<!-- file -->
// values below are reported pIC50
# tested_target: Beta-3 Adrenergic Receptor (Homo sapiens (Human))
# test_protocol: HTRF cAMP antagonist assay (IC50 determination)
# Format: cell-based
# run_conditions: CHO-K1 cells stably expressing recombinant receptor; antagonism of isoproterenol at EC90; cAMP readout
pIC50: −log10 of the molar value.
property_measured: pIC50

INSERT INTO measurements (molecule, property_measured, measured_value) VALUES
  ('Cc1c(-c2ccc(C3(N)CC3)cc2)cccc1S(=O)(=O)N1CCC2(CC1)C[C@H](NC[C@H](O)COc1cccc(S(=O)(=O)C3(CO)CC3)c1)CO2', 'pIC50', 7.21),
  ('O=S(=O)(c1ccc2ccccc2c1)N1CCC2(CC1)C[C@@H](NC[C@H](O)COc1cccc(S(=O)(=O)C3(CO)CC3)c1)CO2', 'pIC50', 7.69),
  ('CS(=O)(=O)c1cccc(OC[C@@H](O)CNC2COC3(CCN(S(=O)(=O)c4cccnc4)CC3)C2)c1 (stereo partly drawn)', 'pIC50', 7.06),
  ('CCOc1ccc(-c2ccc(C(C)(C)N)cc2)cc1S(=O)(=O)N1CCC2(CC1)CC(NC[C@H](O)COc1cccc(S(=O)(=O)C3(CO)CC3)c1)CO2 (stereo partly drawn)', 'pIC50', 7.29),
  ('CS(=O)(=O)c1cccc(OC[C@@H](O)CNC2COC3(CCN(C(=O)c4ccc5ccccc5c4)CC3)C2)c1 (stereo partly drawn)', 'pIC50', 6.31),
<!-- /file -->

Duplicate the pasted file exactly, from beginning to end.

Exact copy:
// values below are reported pIC50
# tested_target: Beta-3 Adrenergic Receptor (Homo sapiens (Human))
# test_protocol: HTRF cAMP antagonist assay (IC50 determination)
# Format: cell-based
# run_conditions: CHO-K1 cells stably expressing recombinant receptor; antagonism of isoproterenol at EC90; cAMP readout
pIC50: −log10 of the molar value.
property_measured: pIC50

INSERT INTO measurements (molecule, property_measured, measured_value) VALUES
  ('Cc1c(-c2ccc(C3(N)CC3)cc2)cccc1S(=O)(=O)N1CCC2(CC1)C[C@H](NC[C@H](O)COc1cccc(S(=O)(=O)C3(CO)CC3)c1)CO2', 'pIC50', 7.21),
  ('O=S(=O)(c1ccc2ccccc2c1)N1CCC2(CC1)C[C@@H](NC[C@H](O)COc1cccc(S(=O)(=O)C3(CO)CC3)c1)CO2', 'pIC50', 7.69),
  ('CS(=O)(=O)c1cccc(OC[C@@H](O)CNC2COC3(CCN(S(=O)(=O)c4cccnc4)CC3)C2)c1 (stereo partly drawn)', 'pIC50', 7.06),
  ('CCOc1ccc(-c2ccc(C(C)(C)N)cc2)cc1S(=O)(=O)N1CCC2(CC1)CC(NC[C@H](O)COc1cccc(S(=O)(=O)C3(CO)CC3)c1)CO2 (stereo partly drawn)', 'pIC50', 7.29),
  ('CS(=O)(=O)c1cccc(OC[C@@H](O)CNC2COC3(CCN(C(=O)c4ccc5ccccc5c4)CC3)C2)c1 (stereo partly drawn)', 'pIC50', 6.31),